“Nevertheless,” Paul quickly interjects, “we have not made use of this right” (1 Cor. 9:12). While Paul often relinquished this right, he also didn’t promote his refusal to the level of a universal rule. He acknowledges that his general mode of not accepting payment went against the grain. In 1 Corinthians 9, he asks, “Is it only Barnabas and I who have no right to refrain from working for a living” (v. 6)? And “If others have this right of support from you, shouldn’t we have it all the more?” (v. 12). So, Paul recognized that he and Barnabas were living as exceptions to the rule. But they were the exceptions because they chose to be.
While Paul didn’t expect everyone to follow his example of ministering free of charge, he does believe his approach is significant. He doesn’t merely mention it; he makes much of it.
What then is my reward? That in my preaching I may present the gospel free of charge, so as not to make full use of my right in the gospel. (1 Cor. 9:18)
In summary, the uniqueness of Paul’s approach means we shouldn’t elevate it to a general rule, but since Paul draws attention to it with pride, neither should we ignore it.
Second, there’s a difference between ministry roles in Paul’s day and ministry roles today. The positions that we take for granted as being a normal part of ministry, such as full-time youth pastors and senior pastors, didn’t exist in first-century churches. Youth pastors today serve as counselors, teachers, social event organizers, community service facilitators, and volunteer coordinators. (Okay, some youth pastors fill those roles, while others are honing their video-game skills.) Combining those functions into one job could not have been imagined in Paul’s time. It may be argued that one person shouldn’t fill so many roles, but that wouldn’t change the fact that youth pastors are serving in those ways and, therefore, they should be compensated. Likewise, if we want one person to officiate at weddings, conduct funerals, preach every week, counsel, and visit the sick, we’re probably going to have to pay that person. There are pastors who serve freely, but they’re difficult to find, because they’re busy working day jobs. The bigger issue to consider, then, is whether we should continue structuring ministry in the way we’ve been. We need to ask ourselves, “Do we really want one person to serve in all these ways?”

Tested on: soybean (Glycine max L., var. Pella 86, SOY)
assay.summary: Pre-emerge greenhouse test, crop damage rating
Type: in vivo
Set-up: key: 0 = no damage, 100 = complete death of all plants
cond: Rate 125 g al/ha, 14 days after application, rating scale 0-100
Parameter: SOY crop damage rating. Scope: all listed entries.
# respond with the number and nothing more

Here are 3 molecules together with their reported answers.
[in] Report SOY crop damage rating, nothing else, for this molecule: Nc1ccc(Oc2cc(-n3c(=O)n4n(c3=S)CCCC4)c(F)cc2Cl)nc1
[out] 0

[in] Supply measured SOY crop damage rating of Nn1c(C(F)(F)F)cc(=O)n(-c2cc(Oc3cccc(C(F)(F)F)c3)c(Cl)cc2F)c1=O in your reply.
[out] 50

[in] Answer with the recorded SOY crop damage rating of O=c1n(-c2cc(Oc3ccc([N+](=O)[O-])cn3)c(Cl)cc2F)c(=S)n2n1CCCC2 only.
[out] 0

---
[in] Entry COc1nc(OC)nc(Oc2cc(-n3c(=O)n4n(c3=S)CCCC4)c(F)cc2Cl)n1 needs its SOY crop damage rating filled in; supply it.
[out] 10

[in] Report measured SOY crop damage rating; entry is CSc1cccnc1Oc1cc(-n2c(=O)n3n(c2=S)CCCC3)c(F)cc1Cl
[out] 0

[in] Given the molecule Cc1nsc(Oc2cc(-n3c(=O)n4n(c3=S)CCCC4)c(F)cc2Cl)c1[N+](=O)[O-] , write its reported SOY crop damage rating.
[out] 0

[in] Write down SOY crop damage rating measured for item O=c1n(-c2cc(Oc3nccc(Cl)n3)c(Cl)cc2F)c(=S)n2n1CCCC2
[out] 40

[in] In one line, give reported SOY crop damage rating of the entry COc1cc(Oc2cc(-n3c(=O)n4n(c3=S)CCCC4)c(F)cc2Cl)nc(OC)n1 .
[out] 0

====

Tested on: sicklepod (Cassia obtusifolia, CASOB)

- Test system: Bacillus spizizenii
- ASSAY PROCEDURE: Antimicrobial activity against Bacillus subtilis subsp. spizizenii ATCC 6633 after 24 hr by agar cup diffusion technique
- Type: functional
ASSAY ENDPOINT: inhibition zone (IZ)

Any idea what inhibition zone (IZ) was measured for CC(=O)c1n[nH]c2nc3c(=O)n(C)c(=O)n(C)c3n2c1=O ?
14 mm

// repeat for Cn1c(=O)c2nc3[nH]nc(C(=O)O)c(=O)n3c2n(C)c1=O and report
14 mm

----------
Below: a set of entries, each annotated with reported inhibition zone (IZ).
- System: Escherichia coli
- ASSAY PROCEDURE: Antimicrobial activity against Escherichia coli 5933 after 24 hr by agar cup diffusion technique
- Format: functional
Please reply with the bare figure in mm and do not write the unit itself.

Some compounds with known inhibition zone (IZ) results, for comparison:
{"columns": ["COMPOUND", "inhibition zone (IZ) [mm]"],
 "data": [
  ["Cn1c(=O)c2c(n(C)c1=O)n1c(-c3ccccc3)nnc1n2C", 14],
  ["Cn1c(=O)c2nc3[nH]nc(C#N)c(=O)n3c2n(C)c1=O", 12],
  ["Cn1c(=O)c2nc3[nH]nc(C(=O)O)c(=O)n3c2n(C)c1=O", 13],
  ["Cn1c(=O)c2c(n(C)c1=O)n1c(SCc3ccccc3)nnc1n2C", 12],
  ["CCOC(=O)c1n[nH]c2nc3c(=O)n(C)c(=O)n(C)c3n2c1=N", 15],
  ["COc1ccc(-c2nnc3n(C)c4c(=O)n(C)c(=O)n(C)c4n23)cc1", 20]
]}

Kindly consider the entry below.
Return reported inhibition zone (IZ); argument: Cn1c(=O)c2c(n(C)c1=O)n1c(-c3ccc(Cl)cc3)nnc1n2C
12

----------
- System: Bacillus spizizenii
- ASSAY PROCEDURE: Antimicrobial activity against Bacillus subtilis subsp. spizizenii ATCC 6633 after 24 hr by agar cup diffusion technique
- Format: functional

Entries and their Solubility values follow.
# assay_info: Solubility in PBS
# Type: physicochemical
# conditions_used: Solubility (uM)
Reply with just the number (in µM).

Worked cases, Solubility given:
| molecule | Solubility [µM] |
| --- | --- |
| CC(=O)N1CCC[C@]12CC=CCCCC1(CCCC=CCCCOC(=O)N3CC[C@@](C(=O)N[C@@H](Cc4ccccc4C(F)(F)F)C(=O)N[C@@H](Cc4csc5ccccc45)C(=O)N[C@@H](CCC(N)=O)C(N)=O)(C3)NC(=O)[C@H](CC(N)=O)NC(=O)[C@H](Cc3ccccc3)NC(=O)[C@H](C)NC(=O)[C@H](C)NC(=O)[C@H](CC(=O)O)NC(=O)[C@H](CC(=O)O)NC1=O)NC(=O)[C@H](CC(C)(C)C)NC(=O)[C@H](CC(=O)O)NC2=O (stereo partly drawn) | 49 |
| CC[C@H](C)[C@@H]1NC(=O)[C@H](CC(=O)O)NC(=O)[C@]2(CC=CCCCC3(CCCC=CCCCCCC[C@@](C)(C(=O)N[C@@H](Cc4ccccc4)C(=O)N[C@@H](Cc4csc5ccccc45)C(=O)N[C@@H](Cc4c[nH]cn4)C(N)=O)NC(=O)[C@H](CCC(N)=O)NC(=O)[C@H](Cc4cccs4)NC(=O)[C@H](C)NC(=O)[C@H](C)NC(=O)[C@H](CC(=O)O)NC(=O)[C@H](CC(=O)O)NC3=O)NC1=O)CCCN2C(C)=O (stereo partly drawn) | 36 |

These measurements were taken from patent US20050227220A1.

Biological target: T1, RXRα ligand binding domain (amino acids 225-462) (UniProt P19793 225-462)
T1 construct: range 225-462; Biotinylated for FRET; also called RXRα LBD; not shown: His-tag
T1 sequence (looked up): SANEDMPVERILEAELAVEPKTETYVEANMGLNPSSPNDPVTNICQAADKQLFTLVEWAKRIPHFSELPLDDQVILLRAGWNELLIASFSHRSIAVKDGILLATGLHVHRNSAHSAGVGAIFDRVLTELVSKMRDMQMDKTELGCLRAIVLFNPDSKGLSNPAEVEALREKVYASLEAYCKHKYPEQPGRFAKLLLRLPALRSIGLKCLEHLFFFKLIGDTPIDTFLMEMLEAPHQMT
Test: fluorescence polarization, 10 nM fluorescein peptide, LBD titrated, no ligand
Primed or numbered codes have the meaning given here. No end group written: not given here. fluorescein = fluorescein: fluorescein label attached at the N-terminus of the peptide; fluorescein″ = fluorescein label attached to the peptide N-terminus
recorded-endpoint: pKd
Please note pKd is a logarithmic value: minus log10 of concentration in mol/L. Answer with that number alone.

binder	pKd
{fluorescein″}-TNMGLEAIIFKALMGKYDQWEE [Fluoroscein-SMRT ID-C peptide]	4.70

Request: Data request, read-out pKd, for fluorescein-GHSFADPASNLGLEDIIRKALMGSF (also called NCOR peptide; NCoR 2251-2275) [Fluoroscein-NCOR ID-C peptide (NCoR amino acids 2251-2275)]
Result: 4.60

Third, there’s a difference between Bible study in Paul’s day and Bible study today. In many ways, Bible study is more cumbersome and time-consuming for us than it was for Paul. Think of it: Paul was fluent in Hebrew and Greek, and he simply preached and wrote from his understanding of the Scriptures and from his understanding of God’s revelation to him. And since he lived in the ancient world, he didn’t need to study it. Instead of spending five years writing a dissertation on two verses in Galatians, he simply wrote the letter to Galatia perhaps in an hour or less.
Today, Bible scholars spend a lifetime studying ancient Hebrew and Greek, ancient manuscripts, the ancient world, and a two-thousand-year history of Bible interpretation in order to properly understand what Paul was saying and then apply it to our modern-day world. Our study of the Bible often involves climbing mountains that Paul never had to set eyes on. The point here is that if we want someone to understand the Bible in a scholarly way they will probably need to receive formal training and that formal training will require time and money. And if we want that person to teach the Bible using the tools of modern scholarship, they will probably need financial support to be able to focus on that task.